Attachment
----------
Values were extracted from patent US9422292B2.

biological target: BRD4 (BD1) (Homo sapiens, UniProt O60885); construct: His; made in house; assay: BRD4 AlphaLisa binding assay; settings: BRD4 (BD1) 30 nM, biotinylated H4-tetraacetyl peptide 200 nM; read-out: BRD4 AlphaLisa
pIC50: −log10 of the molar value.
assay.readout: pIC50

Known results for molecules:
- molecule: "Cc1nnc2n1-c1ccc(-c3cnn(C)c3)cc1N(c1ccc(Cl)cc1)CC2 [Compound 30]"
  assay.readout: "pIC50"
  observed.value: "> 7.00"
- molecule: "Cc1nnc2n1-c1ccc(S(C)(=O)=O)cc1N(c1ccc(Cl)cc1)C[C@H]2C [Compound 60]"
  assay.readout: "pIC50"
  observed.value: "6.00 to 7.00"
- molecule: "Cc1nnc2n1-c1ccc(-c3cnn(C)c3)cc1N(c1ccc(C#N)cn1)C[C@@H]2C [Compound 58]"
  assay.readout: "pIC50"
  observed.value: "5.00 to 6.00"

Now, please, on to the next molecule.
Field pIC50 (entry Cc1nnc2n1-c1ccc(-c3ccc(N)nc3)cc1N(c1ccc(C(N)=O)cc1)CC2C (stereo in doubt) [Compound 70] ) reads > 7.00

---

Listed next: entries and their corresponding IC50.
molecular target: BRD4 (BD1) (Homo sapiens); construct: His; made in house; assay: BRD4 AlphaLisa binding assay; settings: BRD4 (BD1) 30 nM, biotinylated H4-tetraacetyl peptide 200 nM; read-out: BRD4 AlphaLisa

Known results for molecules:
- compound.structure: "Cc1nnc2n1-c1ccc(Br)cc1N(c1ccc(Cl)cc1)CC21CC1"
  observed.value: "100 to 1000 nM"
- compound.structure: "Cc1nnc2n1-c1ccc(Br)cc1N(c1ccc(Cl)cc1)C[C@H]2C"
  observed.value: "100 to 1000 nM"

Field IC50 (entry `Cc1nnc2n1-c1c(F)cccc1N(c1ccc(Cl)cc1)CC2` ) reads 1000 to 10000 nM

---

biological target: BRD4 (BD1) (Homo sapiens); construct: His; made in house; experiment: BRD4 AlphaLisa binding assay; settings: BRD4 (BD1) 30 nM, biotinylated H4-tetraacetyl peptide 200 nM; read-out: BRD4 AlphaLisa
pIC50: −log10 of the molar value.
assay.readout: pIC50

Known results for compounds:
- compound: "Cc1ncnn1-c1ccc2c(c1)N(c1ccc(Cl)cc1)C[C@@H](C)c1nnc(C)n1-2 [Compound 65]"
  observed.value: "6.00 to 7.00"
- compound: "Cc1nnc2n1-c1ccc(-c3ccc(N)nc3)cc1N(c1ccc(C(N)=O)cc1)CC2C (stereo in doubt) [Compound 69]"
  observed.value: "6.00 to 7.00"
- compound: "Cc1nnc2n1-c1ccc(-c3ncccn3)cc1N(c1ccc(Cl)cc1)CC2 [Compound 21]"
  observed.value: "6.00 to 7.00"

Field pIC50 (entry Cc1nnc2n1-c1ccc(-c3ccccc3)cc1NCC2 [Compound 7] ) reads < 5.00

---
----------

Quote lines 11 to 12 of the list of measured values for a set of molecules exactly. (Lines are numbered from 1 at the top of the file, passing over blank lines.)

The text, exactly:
  observed.value: "6.00 to 7.00"
- molecule: "Cc1nnc2n1-c1ccc(-c3cnn(C)c3)cc1N(c1ccc(C#N)cn1)C[C@@H]2C [Compound 58]"